The College of the Humanities was founded in 1996 in order to provide an undergraduate education for students drawing on all the traditional Arts subjects through the Bachelor of Humanities degree program. The interdisciplinary character of the College has since been enhanced by the addition of two further degree programs, a Bachelor of Arts in Greek and Roman Studies and a Bachelor of Arts in Religion, and by a Minor in Medieval and Early Modern Studies.
Each program housed within the College has its own interdisciplinary approach. Together, the four programs allow faculty and students within the College of the Humanities to benefit from each other’s study of the various Arts disciplines.
Bachelor of Humanities (Great Books)
The Bachelor of Humanities (Great Books) degree program provides an integrated, interdisciplinary liberal education, combining the disciplines of history, philosophy, literature, political theory, religion, classics, art history, and music history. In addition to the curriculum the B.Hum fosters collegiality among the 70 to 80 students admitted each year through small discussion groups and their own College precinct.
Bachelor of Arts in Greek and Roman Studies
The Bachelor of Arts in Greek and Roman Studies degree program provides an education in the cultures of Ancient Greece and Rome. Students study all aspects of ancient culture: its literature, history, religion, art, and philosophy, with particular attention paid to the acquisition of the Greek and Latin languages.
Bachelor of Arts in Religion
The Bachelor of Arts in Religion degree program provides an education in world religions. Its field of study stretches from ancient times up to the modern day, and has as its purview both Western monotheistic religions and the major religions of the non-Western world. The study of religion seeks not only to understand each religious tradition in itself, but to see each as embedded within an entire culture.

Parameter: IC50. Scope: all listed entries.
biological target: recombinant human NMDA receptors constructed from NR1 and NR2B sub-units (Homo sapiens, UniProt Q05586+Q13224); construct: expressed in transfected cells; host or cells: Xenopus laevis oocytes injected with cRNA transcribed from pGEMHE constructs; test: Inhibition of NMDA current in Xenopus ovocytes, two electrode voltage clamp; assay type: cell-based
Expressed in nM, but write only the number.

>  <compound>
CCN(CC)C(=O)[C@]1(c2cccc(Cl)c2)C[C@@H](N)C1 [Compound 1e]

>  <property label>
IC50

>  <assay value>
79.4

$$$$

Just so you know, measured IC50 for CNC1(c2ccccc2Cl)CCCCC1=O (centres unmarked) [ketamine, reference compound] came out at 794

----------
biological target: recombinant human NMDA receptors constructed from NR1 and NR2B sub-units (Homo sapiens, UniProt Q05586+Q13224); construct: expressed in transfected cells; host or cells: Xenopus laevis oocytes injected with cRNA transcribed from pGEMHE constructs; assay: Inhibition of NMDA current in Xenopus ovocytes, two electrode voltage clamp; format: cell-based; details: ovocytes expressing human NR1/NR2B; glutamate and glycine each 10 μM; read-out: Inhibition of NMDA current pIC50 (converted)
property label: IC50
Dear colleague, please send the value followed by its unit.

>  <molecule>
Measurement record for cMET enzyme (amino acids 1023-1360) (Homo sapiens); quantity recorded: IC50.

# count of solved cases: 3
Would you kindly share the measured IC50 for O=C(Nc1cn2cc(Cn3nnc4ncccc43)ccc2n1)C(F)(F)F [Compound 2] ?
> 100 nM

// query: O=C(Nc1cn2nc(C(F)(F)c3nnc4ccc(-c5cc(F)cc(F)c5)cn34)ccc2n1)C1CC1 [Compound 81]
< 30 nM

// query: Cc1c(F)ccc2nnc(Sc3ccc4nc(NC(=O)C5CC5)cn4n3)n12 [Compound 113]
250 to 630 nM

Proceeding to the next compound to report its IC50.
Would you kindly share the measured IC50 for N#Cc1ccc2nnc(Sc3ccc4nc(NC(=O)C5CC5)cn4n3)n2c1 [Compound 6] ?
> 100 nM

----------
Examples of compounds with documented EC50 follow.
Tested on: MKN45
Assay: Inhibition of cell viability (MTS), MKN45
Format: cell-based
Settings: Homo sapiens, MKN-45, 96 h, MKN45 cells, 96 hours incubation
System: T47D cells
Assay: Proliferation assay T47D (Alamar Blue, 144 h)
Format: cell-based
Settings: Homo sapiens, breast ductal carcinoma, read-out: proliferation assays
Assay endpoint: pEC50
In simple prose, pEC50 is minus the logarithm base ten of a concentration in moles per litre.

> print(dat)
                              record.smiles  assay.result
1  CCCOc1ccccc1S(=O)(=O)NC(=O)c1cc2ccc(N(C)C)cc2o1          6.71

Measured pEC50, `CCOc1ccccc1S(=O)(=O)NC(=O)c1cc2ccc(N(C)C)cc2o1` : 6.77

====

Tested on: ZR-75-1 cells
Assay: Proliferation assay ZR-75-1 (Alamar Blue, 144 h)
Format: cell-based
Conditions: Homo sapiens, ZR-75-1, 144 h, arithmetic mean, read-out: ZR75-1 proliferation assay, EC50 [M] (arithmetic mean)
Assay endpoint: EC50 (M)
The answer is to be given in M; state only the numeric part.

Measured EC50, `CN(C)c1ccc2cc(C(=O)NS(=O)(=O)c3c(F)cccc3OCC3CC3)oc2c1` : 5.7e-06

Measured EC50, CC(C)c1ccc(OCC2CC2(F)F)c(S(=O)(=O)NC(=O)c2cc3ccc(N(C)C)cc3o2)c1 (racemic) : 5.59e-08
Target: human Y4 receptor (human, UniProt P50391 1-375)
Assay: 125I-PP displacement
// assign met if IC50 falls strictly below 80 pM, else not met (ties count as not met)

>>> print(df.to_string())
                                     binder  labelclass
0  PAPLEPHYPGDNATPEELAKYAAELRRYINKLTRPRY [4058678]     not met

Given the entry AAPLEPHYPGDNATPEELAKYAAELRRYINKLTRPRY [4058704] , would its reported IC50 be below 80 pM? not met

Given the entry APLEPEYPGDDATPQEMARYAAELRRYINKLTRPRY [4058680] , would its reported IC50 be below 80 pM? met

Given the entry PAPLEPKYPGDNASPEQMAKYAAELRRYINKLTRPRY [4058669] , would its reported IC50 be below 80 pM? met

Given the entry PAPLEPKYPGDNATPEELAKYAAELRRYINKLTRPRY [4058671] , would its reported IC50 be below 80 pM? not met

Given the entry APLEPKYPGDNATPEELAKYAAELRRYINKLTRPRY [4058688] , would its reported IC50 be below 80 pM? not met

Minor in Medieval and Early Modern Studies
The Minor in Medieval and Early Modern Studies focuses on the literature, history, philosophy, art, and archaeology of Europe and the Near East from the 6th to the 17th century. It can be taken as a 4.0 credit addition to another degree program.
Professor Greg Fisher in Saudi Arabia. Historian and associate professor of Greek and Roman Studies, Greg Fisher writes for Oxford’s University Press on how the ancient history of Arabia can helps us better understand the region’s current political and religious turmoil… Read... More
The Carleton Centre for the Study of Islam is proud to announce that Prof. Jasser Auda has arrived at the Centre as its first Visiting Scholar. Dr. Auda, who received a PhD from the University of Wales, is a globally-recognized authority on the study of Islamic law. His book, Maqasid Al-Shariah as... More
College of the Humanities Professor is a member of a team of distinguished scholars who authored a game-changing book that interprets the Quran. As a member of a five-scholar team led by world-renowned authority of Islamic thought Seyyed Hossein Nasr, Associate Professor in the College of the... More
Sonatas, Screams and Silence: Music and Sound in the Films of Ingmar Bergman. Alexis Luko, Assistant Professor of Music in the School for Studies in Art and Culture, cross-appointed to the College of the Humanities, has recently released a book on the life and work of famed Swedish auteur... More
Professor Greg Fisher explores Ruwafa, Saudi Arabia. FASSen your seatbelts, Carleton University’s Faculty of Arts and Social Sciences (FASS) is travelling to Montreal to CU in the City! CU in the City is a series of popular lectures that share stimulating FASS research in communities across... More